Ouija

Posted by Joel Copling on October 24, 2014


This might be damning faint praise on a film that simply isn't very good, but one could do a lot worse than "Ouija." That includes when it comes to the type of throwaway horror fare inherent of the month of October (It is the season of the witch, after all); look no further than the crummy recent "Annabelle." Sure, comparisons are cheap, but what else am I supposed to address in this review? The movie isn't really worth all of those words, though it packs maybe a few more surprises on a visceral level than to what I'm accustomed from this arena of horror (specifically, of the PG-13 variety). For instance, one expects roughly a dozen failed attempts to jar us into a ball of frights, but I wasn't expecting a genuine emotional core.

I don't want to oversell the experience, though. But Debbie's (Shelley Hennig) apparent suicide--but actual death at the hand of the spirit haunting the Ouija board she found--causes quite the devastation in her wake, and I was shocked to find myself feeling sorry for those she left behind, especially considering the death occurs before the twenty-minute mark and we learn next to zilch about her. Then the plot proper begins, and the film settles into the usual routine. Childhood friend Laine (Olivia Cooke) and boyfriend Pete (Douglas Smith)--the two, outside of family, most affected by the death--are targets of the spirit board, as are Laine's boyfriend Trevor (Daren Kagasoff) and sister Sarah (Ana Coto) and their mutual friend Isabelle (Bianca Santos).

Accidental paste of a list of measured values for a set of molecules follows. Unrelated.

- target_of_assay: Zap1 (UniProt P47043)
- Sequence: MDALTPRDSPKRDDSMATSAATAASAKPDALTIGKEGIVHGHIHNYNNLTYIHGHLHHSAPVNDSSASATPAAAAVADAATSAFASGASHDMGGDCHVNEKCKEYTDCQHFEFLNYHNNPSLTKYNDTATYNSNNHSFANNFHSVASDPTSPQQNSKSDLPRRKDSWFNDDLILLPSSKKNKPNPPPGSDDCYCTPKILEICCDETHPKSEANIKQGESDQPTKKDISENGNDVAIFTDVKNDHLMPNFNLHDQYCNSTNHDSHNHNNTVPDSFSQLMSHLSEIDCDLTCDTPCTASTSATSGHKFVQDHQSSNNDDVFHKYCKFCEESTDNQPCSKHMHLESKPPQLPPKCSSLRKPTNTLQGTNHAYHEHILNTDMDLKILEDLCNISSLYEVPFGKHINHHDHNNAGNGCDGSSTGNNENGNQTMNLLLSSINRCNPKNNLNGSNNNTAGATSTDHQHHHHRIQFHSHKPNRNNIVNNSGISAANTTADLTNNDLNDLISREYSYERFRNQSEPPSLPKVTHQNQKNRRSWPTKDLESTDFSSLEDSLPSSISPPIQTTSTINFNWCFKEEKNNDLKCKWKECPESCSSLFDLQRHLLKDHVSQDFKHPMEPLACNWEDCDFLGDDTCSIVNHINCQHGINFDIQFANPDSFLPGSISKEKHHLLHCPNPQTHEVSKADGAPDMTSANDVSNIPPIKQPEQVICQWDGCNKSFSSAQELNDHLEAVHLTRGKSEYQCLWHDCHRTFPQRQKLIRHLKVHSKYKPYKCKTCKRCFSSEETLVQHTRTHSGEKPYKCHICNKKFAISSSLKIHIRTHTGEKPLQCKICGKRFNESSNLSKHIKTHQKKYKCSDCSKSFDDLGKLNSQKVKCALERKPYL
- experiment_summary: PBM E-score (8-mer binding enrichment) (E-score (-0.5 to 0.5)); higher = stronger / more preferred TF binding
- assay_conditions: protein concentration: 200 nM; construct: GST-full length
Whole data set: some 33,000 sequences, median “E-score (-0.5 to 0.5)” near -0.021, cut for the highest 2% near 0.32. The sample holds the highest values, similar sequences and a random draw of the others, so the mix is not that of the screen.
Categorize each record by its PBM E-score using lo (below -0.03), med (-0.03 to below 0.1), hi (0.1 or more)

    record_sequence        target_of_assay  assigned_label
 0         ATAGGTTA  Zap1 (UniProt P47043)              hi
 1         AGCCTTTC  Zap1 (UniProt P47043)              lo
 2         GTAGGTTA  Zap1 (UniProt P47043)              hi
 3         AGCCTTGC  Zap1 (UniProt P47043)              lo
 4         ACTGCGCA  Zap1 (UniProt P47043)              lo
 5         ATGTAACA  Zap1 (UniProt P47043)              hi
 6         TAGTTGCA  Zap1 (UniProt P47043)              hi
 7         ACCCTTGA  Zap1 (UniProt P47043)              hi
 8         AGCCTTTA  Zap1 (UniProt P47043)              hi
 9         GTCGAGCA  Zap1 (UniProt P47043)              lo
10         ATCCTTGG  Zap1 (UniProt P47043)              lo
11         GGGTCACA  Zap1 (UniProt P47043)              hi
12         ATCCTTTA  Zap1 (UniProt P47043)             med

So you can see where this is all going. "Ouija" turns from a legitimately effective movie about a set of people coping with their friend's death to a hokey, CGI-reliant attempt at a horror-filled funhouse. The friends are all targets, and yes, at least one of them doesn't survive to the end. Our reason to be invested in these characters goes right out the door when such idiocy is apparent. They all investigate noises that are obviously otherworldly, open doors that have clearly moved by themselves, or (in an adaptation of those sort of cliches) look through the lens of the Ouija board's planchette just to see if the demonic spirit that is stalking really resides somewhere close by. One could do a lot worse than "Ouija;" that's merely the other way of saying one could also do a lot better.

Film Information


Olivia Cooke (Laine Morris), Ana Coto (Sarah Morris), Daren Kagasoff (Trevor), Bianca Santos (Isabelle), Douglas Smith (Pete), Shelley Hennig (Debbie Galardi), Lin Shaye (Paulina Zander), Vivis (Nona).

Directed by Stiles White and written by White and Juliet Snowden.

Rated PG-13 (disturbing violent content, frightening horror images, thematic material).

89 minutes.

Released on October 24, 2014.